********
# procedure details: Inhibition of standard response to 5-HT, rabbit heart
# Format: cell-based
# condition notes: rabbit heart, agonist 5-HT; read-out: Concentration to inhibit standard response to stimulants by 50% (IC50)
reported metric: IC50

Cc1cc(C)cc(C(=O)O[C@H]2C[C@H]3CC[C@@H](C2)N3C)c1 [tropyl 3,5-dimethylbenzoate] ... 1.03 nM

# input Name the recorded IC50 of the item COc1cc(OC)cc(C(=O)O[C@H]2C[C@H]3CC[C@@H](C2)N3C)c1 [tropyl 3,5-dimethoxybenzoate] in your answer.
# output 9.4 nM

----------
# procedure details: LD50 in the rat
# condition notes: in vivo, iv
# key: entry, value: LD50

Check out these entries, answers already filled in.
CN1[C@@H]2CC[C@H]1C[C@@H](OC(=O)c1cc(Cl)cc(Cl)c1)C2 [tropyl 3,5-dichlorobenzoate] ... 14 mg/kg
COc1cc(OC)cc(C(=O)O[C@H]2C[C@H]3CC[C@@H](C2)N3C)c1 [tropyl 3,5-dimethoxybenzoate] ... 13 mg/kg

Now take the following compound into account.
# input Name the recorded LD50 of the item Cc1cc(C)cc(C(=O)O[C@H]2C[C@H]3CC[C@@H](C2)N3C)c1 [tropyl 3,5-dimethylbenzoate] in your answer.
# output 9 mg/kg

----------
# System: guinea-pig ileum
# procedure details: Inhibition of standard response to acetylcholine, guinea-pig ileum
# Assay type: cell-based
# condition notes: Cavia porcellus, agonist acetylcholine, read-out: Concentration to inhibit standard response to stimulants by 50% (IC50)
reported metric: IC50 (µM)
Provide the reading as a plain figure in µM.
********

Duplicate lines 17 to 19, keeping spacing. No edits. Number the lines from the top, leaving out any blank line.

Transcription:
# output 9 mg/kg

----------
# System: guinea-pig ileum